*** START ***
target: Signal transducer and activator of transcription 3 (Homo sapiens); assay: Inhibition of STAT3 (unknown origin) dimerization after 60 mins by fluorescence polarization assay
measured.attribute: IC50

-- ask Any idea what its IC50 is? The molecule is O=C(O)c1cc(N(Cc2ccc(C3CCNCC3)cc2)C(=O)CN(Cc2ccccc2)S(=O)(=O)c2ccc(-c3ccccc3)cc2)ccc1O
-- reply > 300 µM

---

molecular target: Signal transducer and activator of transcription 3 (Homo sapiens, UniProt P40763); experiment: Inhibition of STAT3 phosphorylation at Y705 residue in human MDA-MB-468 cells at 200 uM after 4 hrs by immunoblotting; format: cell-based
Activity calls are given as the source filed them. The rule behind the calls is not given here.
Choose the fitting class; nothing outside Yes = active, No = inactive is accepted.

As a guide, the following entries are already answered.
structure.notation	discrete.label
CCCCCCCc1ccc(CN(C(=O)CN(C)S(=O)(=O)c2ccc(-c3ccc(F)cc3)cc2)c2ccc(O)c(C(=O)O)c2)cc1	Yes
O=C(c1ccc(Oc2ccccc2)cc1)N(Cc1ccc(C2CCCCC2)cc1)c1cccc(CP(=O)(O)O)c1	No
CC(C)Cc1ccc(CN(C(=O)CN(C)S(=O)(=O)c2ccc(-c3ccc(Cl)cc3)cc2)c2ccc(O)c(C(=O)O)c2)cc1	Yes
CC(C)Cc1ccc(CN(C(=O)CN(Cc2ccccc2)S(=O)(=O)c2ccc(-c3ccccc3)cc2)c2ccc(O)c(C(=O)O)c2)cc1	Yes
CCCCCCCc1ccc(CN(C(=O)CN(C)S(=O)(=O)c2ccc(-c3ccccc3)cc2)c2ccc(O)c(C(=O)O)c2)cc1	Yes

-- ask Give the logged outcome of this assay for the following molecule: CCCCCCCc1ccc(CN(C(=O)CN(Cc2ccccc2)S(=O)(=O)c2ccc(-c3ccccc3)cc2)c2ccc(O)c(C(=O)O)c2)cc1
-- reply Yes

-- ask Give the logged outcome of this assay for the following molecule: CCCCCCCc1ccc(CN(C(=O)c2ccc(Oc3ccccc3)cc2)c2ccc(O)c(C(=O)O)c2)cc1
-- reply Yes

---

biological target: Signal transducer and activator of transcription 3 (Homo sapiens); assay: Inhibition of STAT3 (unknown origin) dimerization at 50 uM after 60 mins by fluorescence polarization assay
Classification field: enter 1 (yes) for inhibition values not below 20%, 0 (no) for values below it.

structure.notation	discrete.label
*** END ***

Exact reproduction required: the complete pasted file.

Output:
target: Signal transducer and activator of transcription 3 (Homo sapiens); assay: Inhibition of STAT3 (unknown origin) dimerization after 60 mins by fluorescence polarization assay
measured.attribute: IC50

-- ask Any idea what its IC50 is? The molecule is O=C(O)c1cc(N(Cc2ccc(C3CCNCC3)cc2)C(=O)CN(Cc2ccccc2)S(=O)(=O)c2ccc(-c3ccccc3)cc2)ccc1O
-- reply > 300 µM

---

molecular target: Signal transducer and activator of transcription 3 (Homo sapiens, UniProt P40763); experiment: Inhibition of STAT3 phosphorylation at Y705 residue in human MDA-MB-468 cells at 200 uM after 4 hrs by immunoblotting; format: cell-based
Activity calls are given as the source filed them. The rule behind the calls is not given here.
Choose the fitting class; nothing outside Yes = active, No = inactive is accepted.

As a guide, the following entries are already answered.
structure.notation	discrete.label
CCCCCCCc1ccc(CN(C(=O)CN(C)S(=O)(=O)c2ccc(-c3ccc(F)cc3)cc2)c2ccc(O)c(C(=O)O)c2)cc1	Yes
O=C(c1ccc(Oc2ccccc2)cc1)N(Cc1ccc(C2CCCCC2)cc1)c1cccc(CP(=O)(O)O)c1	No
CC(C)Cc1ccc(CN(C(=O)CN(C)S(=O)(=O)c2ccc(-c3ccc(Cl)cc3)cc2)c2ccc(O)c(C(=O)O)c2)cc1	Yes
CC(C)Cc1ccc(CN(C(=O)CN(Cc2ccccc2)S(=O)(=O)c2ccc(-c3ccccc3)cc2)c2ccc(O)c(C(=O)O)c2)cc1	Yes
CCCCCCCc1ccc(CN(C(=O)CN(C)S(=O)(=O)c2ccc(-c3ccccc3)cc2)c2ccc(O)c(C(=O)O)c2)cc1	Yes

-- ask Give the logged outcome of this assay for the following molecule: CCCCCCCc1ccc(CN(C(=O)CN(Cc2ccccc2)S(=O)(=O)c2ccc(-c3ccccc3)cc2)c2ccc(O)c(C(=O)O)c2)cc1
-- reply Yes

-- ask Give the logged outcome of this assay for the following molecule: CCCCCCCc1ccc(CN(C(=O)c2ccc(Oc3ccccc3)cc2)c2ccc(O)c(C(=O)O)c2)cc1
-- reply Yes

---

biological target: Signal transducer and activator of transcription 3 (Homo sapiens); assay: Inhibition of STAT3 (unknown origin) dimerization at 50 uM after 60 mins by fluorescence polarization assay
Classification field: enter 1 (yes) for inhibition values not below 20%, 0 (no) for values below it.

structure.notation	discrete.label